Photo: Darwin Surrounds
Further afield from Darwin, there are emerald green places that provide excellent fishing, swimming and chances to explore what the Northern Territory is about, complete with brilliant sunsets, white sands, lush jungles and amazing assortment of unique wildlife to see.
Along the Northern Territory Coast there are numerous places to visit with untouched scenery. This is true of the nearer surrounds of Darwin as well.
Cobourg Peninsula with its Gurig Gunak Barlu National Park attracts visitors from all over the world as well as Australia, including cultural tourists, nature and wildlife lovers as well as those keen on fishing.
To the east of Darwin lies the Van Diemen Gulf with its flood plains. Although access is difficult, even impossible during parts of the Wet Season, those seeking great fishing and nature adventure keep coming back.
Arnhem Land has Australian wildlife, a bewildering array of colourful birdlife, indigenous culture experiences, ancient rock art, fishing for Barramundi and exploring the bush guided by experienced aboriginal guides.
Hopefully preserved for all time, closed Aboriginal protected regions like Arnhem Land have severely restricted access. It is possible to go on expedition, but one needs to obtain permits before venturing to places like this. With the proper permissions, you can even fly there from Darwin.
Arnhem Land tours and safaris are best experienced with one of the few chosen operators that are allowed to operate here, the same goes for other Aboriginal protected lands.
Yet you can venture on your own (April to September) with the right permits, staying overnight at secluded camping spots - but you will need good 4wd skills to be able to reach them. Tourist information and permits can be obtained from the Northern Land Council: Phone 1800 645 299.
Those keen on fishing: Try a Marlin fishing cruise off the coast or venture futher inland on tidal estuaries for barramundi.
Combined with the multitudes of wildlife, Arnhem Land is one of the last true frontiers on this planet.
The Territory Wildlife Park, located at Berry Springs about 37kms south-east of Darwin, has on display hundreds of Australian native species of animals, all in the natural surrounds of the park. There is also the diverse flora, some of it unique to this part of the world.
At the nearby Berry Springs Nature Reserve, you can find good swimming at one of the many freshwater pools in the park.
Other places of interest and attractions to be found here include the George Brown Darwin Botanic Gardens, which features more than 1,500 native and tropical species, located just north of Darwin.
At the Australian Aviation Centre, located at Winnellie, there is a growing variety of historic aircraft, including those used for war. There is even a massive B-52 bomber.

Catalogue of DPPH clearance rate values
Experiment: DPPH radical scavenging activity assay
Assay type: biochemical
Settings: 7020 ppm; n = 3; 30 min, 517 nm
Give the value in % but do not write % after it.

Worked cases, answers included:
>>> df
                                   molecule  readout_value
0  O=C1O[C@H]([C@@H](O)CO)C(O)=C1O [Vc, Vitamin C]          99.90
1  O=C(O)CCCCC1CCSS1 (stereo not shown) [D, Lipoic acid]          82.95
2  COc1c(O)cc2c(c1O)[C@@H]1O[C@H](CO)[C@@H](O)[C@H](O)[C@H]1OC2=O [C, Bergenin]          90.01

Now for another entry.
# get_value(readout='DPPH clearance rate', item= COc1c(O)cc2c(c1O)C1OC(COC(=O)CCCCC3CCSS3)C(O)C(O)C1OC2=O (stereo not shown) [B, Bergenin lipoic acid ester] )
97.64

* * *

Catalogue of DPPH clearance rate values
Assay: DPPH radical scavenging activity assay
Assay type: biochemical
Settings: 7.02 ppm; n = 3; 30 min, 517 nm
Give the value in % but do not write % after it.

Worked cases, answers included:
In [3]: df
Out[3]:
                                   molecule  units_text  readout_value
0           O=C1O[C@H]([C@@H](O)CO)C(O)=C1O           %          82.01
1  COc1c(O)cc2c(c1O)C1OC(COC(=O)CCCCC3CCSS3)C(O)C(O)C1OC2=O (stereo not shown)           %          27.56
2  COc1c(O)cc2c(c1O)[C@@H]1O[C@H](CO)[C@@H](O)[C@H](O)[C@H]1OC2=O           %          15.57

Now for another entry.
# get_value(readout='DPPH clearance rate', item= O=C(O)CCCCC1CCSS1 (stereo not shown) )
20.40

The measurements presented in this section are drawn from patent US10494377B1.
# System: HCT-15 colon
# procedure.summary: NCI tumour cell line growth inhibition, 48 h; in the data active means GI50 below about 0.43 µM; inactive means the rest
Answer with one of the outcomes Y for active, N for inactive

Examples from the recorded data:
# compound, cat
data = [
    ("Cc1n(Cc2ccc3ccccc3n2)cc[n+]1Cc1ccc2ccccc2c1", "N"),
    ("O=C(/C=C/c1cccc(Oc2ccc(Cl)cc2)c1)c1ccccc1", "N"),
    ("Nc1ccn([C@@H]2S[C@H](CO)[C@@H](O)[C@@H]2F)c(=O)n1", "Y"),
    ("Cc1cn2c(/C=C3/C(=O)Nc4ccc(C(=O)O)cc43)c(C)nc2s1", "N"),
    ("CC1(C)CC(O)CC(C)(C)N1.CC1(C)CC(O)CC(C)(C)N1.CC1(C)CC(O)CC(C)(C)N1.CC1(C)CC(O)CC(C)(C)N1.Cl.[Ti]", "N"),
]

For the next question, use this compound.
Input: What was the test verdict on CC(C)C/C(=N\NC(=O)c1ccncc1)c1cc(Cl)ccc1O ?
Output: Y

At the East Point Military Museum, amongst other things, there are exhibits relating to the Japanese air attacks on Darwin. Hundreds of Australians died during these air raids.
Litchfield National Park is one of the most stunning natural parks found in Australia. Within the park you can find deep waterholes for swimming, gorgeous waterfalls and long gorges.
Camping in is available at Litchfield National Park Walker Creek, Wangi Falls, Buley Rockhole and Florence Falls, with 4WD camping areas at Tjaynera Falls (Sandy Creek).
The Kakadu National Park has huge galleries of aboriginal rock art and natural wonders. Diverse landscapes of tidal flood plains to red stone escarpments, billabongs and long twisting rivers wind along the landscape.
The wildlife and birdlife of the park are a big attraction to visitors, more than a third of all the bird species in Australia can be found here, with more than a hundred types of reptiles including crocodiles and over 1,700 species of plants.
This park is one of the world’s largest. Some of the park becomes inaccessible during the wet season but after the rains, there are swamps and billabongs that attract numerous animals and birds, while the place blossoms.
See about the current and daily weather in Darwin Australia and surrounds Darwin Weather.
Still very much a frontier coastline, Darwin is still closer to Asian cities than it is to its national continent sister capital cities.
Why not try a working holiday in Australia - Work in Australia.
Darwin Australia has accommodation of all kinds, and due to Cyclone Tracy, there are no old hotels. Beside well appointed hotels, there are luxury resorts, motels, bed and breakfast, youth hostels and caravan (trailer) parks suitable for any budget.
Well equipped 4WD vehicles, campervans and motorhomes are available for hire and a great way to see and explore the Northern Territory.
Accommodation see - Hotels in Australia.
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